So later on that day, we approached him and he said, "Yeah, sounds great" and we were like, "Oh, okay, good!"

JP: Then we called up Dan Didio and said that we want to do classic Lobo, with Simon and with Harley, and he started laughing and said, "If you can get him to draw the issue, then great, you guys can do whatever you want," and if you have the book in front of you, you understand that we actually did anything we wanted.

AC: And so did Simon!

JP: So did Simon, and it's probably the craziest book we've all worked on. Simon's kinda like a force of nature, and you kinda just have to let him be Simon. Those pages came back and they were beautiful and crazy; Paul Mounts did a beautiful job coloring it. We're really happy with the book, we can't wait to see the reaction this week of the people that read it. We're waiting for either accolades or pitchforks, we're not sure which, but we're waiting for the reaction.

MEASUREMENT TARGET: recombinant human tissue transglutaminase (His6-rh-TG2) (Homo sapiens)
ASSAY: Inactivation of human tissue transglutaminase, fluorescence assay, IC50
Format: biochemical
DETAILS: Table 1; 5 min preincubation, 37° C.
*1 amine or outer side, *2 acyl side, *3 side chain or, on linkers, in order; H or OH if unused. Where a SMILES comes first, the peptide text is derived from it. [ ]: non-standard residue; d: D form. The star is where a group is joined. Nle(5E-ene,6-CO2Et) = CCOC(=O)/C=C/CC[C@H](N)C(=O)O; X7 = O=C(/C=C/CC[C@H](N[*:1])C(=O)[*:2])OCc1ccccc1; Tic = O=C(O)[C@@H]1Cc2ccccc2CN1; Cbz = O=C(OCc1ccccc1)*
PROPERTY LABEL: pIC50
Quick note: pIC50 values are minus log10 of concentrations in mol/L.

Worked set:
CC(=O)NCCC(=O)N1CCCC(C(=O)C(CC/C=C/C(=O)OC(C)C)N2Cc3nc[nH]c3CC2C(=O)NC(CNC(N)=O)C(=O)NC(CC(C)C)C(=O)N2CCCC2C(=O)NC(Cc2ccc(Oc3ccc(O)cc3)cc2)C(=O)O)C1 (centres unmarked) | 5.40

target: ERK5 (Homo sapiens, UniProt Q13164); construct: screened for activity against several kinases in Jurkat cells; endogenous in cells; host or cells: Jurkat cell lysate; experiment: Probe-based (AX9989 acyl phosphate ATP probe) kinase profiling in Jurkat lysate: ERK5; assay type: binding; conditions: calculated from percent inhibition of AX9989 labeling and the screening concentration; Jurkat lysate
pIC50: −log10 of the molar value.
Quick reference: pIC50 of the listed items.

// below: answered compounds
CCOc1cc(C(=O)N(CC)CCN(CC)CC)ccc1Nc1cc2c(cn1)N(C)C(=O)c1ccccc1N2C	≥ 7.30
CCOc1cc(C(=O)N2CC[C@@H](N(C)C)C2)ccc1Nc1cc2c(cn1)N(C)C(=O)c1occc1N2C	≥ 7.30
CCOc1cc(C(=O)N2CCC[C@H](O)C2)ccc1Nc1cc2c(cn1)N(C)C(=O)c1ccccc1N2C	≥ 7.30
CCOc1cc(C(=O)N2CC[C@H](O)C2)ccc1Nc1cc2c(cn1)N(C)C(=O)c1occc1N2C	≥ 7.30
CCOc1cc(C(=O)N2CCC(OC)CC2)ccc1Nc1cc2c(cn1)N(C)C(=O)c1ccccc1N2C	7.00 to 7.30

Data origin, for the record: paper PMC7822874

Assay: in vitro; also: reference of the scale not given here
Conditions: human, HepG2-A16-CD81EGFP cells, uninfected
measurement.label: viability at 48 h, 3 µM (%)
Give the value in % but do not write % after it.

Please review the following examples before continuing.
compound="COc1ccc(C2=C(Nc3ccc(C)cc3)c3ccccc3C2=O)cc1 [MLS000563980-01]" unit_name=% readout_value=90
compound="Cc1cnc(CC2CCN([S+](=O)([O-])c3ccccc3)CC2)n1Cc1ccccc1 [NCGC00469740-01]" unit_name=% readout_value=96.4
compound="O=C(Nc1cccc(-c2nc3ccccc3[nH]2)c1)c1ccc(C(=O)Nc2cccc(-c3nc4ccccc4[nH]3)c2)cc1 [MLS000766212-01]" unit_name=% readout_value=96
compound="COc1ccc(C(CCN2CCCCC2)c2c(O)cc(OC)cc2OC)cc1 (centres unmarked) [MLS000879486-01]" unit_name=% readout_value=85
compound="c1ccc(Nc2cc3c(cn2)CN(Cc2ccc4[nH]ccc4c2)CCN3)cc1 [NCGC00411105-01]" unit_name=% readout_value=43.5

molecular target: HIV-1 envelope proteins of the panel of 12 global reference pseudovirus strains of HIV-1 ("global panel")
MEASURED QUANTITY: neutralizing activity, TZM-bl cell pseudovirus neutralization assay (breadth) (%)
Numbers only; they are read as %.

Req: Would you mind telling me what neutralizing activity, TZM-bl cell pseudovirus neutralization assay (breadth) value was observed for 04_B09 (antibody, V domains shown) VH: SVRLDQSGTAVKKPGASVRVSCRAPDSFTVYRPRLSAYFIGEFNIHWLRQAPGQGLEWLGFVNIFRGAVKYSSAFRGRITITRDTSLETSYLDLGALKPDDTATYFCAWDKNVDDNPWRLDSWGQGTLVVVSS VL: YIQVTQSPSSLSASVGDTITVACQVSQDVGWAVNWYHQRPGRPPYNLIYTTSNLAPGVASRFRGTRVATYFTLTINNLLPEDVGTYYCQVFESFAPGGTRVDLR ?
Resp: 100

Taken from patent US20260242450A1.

Amanda Conner / DC Comics

 

CA: When it came time to decide how to re-interpret The Jetsons with artists Pier Brito and Alex Sinclair for the back-up in Booster Gold/The Flintstones Special #1, did it help to have each other as a writing partner to bounce ideas off and break down the core of the concept, and what it should be in the 21st century?

JP: Amanda and I both grew up watching The Jetsons cartoon, and when we were offered this series and the short story, we both said that the show did so much and it was from the '60s. Now we're in two-thousand and, what is it?

AC: Seventeen [Laughs]

JP: Is it seventeen? We're in 2017, so we have to take this now into our future and it has to represent how tomorrow is going to be in a couple of hundred years from now. So when we pitched it, we pitched it as its own thing. We followed the cartoon, it's the same characters, it's the same set-up but we pushed the world further, based on what we know. The fact is the Earth is going in a bad direction and all this stuff is going, so this is a post-apocalypse, right Amanda?